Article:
matt1471 wrote:Surely I will need to supply the point with power and give each point its own dropper if I'm to isolate the point from the track that requires the detection?

I'm using DigiRails occupancy detection - so current based detection.

For a simple length of track leading into a point and having two sidings for example would require 3 blocks. If I'm to isolate the point, how would it get its power?

Thanks
Matt


You simply provide DCC droppers to the points. With DCC it's often recommended that you have a dropper on every piece of track, and it's what I do with my layout. For detection on the simple length of track that you describe, then Timbersurf's suggestion is fine. It's not so easy though with complex point work forming a station throat.

As far as detecting whether a train has fully entered a block, as Timbersurf has suggested, then you will need resistor wheelsets on at least the last vehicles for this situation to be detected. I do this too, not to aid automation, but simply to detect coupling failures causing vehicles to be dropped.
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matt1471
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Re: Wiring for Block detection

Postby matt1471 » Fri Feb 01, 2019 11:35 am

Thanks for the advice all.

I was thinking about adding droppers to each point, just to maximise their connectivity and improve running and think I'll probably need to if I'm going to use block detection.

I've attached my layout plan. I think the location of the blocks is quite self explanatory, but a couple do you have some crossovers in the middle of them.
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Re: Wiring for Block detection

Postby RFS » Fri Feb 01, 2019 2:22 pm

How are you going to use the detection, and in particular what software are you planning to use? Are you going to be using some form of automation to drive trains, as the software will need to know where in a block a train is so that it can stop the train in the right position. Having turnouts in the middle of a block will cause a lot of confusion.

Also detection relies on current draw, usually the loco, so once it leaves a block that block becomes undetected unless you have fitted resistor wheelsets to the vehicles of the train.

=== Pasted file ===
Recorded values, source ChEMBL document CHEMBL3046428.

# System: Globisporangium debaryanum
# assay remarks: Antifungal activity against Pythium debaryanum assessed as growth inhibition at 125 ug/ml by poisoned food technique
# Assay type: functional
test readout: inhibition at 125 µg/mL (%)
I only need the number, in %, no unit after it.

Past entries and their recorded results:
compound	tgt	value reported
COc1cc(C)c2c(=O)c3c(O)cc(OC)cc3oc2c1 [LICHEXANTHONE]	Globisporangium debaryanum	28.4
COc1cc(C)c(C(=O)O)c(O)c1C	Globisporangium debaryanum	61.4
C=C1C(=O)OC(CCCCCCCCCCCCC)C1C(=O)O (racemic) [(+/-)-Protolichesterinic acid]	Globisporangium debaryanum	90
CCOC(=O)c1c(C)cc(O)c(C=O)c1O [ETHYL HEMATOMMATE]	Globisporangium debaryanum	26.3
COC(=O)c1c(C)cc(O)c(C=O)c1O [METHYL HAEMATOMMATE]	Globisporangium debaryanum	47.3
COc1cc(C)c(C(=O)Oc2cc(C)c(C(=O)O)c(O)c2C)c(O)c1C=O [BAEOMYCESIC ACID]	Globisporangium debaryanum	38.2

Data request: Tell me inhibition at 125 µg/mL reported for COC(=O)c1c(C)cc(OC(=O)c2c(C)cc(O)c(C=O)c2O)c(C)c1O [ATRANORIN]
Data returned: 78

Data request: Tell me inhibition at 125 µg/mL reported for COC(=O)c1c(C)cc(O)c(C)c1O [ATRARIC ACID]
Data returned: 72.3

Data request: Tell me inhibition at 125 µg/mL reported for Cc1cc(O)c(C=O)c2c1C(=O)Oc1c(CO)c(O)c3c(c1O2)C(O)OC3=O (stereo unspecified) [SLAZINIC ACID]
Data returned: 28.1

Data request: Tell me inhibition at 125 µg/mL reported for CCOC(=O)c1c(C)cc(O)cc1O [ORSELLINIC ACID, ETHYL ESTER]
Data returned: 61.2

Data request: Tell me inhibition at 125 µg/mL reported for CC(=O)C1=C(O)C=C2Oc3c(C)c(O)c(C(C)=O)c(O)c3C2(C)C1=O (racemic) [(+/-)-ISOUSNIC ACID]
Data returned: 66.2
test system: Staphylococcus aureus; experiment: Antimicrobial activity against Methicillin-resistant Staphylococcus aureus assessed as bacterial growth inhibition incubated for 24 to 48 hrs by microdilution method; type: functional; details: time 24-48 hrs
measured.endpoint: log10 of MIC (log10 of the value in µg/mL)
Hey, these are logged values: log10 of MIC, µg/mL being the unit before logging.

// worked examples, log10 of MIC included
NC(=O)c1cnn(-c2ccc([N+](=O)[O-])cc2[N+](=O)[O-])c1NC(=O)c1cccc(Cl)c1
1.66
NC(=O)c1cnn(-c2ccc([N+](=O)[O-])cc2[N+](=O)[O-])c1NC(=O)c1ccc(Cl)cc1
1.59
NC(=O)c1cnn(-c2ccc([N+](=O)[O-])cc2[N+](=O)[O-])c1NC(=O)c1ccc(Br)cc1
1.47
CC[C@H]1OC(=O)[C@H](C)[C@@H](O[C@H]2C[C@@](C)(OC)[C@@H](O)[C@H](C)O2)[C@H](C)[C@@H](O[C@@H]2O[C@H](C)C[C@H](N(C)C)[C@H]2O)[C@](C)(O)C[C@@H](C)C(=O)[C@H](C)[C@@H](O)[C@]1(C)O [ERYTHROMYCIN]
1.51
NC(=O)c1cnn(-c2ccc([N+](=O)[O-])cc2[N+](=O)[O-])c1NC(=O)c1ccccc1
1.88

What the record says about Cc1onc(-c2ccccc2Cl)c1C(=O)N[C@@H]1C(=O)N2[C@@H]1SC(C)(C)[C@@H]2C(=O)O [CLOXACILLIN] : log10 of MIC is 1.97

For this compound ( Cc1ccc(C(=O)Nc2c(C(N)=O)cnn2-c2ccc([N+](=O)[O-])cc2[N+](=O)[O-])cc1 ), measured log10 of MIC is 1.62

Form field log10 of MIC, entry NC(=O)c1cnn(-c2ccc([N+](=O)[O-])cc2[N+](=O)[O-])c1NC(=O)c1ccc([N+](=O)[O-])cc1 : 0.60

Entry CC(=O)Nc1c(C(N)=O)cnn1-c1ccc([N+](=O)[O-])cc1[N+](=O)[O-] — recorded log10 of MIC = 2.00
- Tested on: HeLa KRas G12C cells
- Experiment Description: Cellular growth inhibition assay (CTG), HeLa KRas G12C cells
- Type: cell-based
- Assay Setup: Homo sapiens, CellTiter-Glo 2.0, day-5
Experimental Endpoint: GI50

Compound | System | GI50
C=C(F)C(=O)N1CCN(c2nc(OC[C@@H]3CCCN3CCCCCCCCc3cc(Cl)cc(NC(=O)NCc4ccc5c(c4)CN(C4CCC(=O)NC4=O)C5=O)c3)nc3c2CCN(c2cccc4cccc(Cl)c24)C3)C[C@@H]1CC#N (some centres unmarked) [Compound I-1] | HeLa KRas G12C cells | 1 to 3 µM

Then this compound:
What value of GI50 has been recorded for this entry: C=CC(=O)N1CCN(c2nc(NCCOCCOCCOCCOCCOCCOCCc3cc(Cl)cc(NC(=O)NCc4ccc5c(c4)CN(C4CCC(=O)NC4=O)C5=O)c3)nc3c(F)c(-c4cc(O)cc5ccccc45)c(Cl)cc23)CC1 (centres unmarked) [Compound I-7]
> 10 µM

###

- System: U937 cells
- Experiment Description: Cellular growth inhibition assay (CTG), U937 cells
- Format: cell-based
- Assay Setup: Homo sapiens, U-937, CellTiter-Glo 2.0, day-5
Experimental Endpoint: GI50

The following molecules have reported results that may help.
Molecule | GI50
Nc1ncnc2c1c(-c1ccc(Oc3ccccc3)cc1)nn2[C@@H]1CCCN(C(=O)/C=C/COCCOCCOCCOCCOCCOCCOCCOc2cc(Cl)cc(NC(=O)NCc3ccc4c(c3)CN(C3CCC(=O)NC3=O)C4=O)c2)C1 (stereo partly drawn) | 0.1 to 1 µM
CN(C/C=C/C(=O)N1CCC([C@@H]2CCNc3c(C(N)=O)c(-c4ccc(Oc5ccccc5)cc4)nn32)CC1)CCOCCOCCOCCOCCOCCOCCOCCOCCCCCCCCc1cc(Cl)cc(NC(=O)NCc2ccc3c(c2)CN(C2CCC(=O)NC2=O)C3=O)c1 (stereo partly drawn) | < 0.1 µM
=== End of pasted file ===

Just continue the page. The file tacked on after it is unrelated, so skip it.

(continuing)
Plus you need to give some thought to train lengths and block lengths. Trains that are longer than detected blocks raise various issues etc.
Robert Smith

matt1471
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Re: Wiring for Block detection

Postby matt1471 » Fri Feb 01, 2019 5:42 pm

I'm using JMRI and only using the detection in it's simplest form. I just want it to mimic on a control panel when a section has something in it (the loco) I'm not fussed about the coaches/stock.

No automation. The most I will probably get JMRI to do is to stop any point movements that would allow a train to run into a section that is occupied.

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Re: Wiring for Block detection

Postby RFS » Fri Feb 01, 2019 10:09 pm

In that case it's your choice as to how granular you want to be. Where you have the issue of crossovers you could simply treat the track there as single blocks with the turnout in the middle of the block. But you will need IRJs on both diverging rails so that a train passing on the adjacent track doesn't turn the indicator on.

Plus I would suggest looking at having resistor wheelsets (at least on the last vehicle) so that a long train spanning two blocks keeps both detectors on.
Robert Smith

matt1471
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Re: Wiring for Block detection

Postby matt1471 » Sat Feb 02, 2019 12:20 am

Doesn't need to be exact...I think I've allowed enough detection sections to split the blocks around the crossovers so shouldn't be an issue.

I think if I included the entrance to the point within a block, then I can make most of it work for what I want it to.

Will look into adding the resistors when i get that far!